Have you read the nasty letter slipped under a hotel door to a family with a crying baby? Earlier this year, a couple brought their baby to a ski resort in Colorado. The baby cried at night and one morning, the parents were greeted by an anonymous note.
“Thank you for bringing a screaming baby to a ski resort and [waking] up everyone near your room several times during the night. These walls are not sound proof and the screams seemed to be right next to us. Babies don’t ski, no reason to bring them to a ski resort, they should stay at home with family or [a] nanny. I never brought my babies to a place like this, I was considerate of others, not selfish.”
The writer ends his or her rant:
“Hope you think of others around your next trip. Thanks!”
At first, I so empathized with the parents that I felt the mixture of shame and rage that they must have felt when receiving this letter in the morning. Whether it’s a hotel room, a restaurant, or on an airplane, what parent hasn’t been in a situation where they’re desperately trying to shush their baby? Those parents were probably on the other side of that hotel wall trying every trick they had –feeding, rocking, pacifier, pacing, swaddling — to settle their baby down. Unless they are true jerks and decided that a hotel was the perfect place to sleep-train their child, I feel pretty confident that they were stressing out about disrupting other guests.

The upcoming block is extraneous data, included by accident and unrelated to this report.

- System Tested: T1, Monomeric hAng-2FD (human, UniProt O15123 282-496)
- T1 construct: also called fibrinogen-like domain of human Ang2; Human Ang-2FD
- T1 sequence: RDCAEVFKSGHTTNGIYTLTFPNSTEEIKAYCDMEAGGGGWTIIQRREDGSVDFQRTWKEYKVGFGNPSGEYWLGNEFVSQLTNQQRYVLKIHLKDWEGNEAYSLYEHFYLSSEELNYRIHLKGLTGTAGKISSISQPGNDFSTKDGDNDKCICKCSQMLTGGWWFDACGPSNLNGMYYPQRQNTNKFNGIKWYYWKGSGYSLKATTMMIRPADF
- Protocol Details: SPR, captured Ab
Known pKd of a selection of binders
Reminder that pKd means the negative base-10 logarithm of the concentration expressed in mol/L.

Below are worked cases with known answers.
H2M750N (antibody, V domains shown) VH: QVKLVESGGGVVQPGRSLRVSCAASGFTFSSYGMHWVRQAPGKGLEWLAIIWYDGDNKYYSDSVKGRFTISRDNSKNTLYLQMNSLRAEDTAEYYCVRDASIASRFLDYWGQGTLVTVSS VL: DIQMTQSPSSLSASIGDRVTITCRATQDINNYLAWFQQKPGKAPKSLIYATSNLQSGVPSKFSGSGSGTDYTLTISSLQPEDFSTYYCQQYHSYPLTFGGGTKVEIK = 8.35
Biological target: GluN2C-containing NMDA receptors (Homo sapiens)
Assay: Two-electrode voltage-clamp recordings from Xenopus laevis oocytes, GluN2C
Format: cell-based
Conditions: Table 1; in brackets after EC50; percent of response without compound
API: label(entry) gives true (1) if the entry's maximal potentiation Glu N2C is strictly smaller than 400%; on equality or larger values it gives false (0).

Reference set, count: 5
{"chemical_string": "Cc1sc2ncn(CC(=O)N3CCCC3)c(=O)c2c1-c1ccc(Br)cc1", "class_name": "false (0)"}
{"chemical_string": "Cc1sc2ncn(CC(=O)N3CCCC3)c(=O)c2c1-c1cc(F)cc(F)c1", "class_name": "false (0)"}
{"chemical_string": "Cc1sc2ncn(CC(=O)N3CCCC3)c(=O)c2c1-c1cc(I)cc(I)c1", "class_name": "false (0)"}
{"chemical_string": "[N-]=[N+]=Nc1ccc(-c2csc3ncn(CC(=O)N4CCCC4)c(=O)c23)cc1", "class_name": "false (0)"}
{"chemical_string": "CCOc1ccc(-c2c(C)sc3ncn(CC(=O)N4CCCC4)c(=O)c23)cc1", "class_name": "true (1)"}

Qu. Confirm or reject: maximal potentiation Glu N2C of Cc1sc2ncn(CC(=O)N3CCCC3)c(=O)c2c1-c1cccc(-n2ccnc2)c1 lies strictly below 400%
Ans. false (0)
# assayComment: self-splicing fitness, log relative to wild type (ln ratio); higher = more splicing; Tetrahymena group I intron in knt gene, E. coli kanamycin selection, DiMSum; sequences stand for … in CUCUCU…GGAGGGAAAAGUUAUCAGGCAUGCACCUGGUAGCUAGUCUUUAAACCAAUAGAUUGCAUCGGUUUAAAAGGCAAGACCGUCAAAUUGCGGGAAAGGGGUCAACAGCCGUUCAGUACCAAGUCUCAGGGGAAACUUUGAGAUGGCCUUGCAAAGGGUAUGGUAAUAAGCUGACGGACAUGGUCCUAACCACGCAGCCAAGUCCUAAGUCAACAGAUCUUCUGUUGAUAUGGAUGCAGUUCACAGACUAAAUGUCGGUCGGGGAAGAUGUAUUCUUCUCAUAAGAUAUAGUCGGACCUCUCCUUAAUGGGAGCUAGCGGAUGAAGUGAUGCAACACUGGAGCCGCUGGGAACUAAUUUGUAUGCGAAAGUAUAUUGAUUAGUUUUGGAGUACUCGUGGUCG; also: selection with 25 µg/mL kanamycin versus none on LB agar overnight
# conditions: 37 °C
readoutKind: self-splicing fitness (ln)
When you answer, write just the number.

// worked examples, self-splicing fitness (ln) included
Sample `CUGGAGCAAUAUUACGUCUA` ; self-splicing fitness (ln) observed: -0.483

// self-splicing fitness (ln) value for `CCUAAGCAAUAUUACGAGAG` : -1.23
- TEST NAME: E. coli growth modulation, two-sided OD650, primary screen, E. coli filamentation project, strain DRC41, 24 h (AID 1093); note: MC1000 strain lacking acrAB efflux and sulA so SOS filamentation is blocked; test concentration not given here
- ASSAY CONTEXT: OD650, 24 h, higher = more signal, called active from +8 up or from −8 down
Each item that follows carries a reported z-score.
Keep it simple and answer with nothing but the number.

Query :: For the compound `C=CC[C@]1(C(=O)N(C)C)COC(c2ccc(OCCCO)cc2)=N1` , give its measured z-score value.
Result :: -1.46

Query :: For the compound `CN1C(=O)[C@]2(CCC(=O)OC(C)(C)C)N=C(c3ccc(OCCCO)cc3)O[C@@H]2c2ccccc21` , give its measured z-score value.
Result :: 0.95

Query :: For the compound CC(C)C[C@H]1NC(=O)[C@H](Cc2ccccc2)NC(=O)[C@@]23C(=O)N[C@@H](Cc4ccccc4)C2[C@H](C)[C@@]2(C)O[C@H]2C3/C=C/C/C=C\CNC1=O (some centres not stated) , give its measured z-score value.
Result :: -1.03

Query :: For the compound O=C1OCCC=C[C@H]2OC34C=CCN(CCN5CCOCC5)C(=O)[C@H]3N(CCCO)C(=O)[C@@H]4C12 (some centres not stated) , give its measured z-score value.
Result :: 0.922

I am stunned that this letter came from a fellow parent. Is he or she (I really only imagine a ‘she,’ based mostly on the tone of the letter) so many decades removed from baby-land that she can’t remember what it’s like to care for one? Or so wealthy that she never had to address her children’s cries in the night? (“Night nurse? Can you please attend to that noise?”) Or maybe she had a baby who never cried? That must be it!
But then I read some more details about the situation, courtesy of a scathing blog post written by the letter recipient’s brother. It turns out that it was a medical conference at a fancy ski resort and the baby’s father, a brain surgeon, brought his wife and young daughter along. The baby usually sleeps through the night but was teething.
These details complicate my opinion. I believe that babies should be allowed in hotels, even fancy ones, but I also believe that parents should know when a situation isn’t working out and they should leave. We take our kids to restaurants, for example, but if they’re being brats, my husband or I will walk them around the block while the other asks for to-go boxes. After one bad night of crying, the parents could have asked the hotel management for a more isolated room or moved to a private cabin. The letter-writer could have handled it more maturely by either having a conversation with the parents or asking for a new room assignment.
Babies are people. They can be in society. Parents should not have to be terrified of public condemnation every time their baby makes a noise. But if a baby is screaming her head off and it’s possible to leave the situation (therefore, this does not include airplanes!), the family should go.
Who do you agree with: the parents with the crying baby or the anonymous letter writer?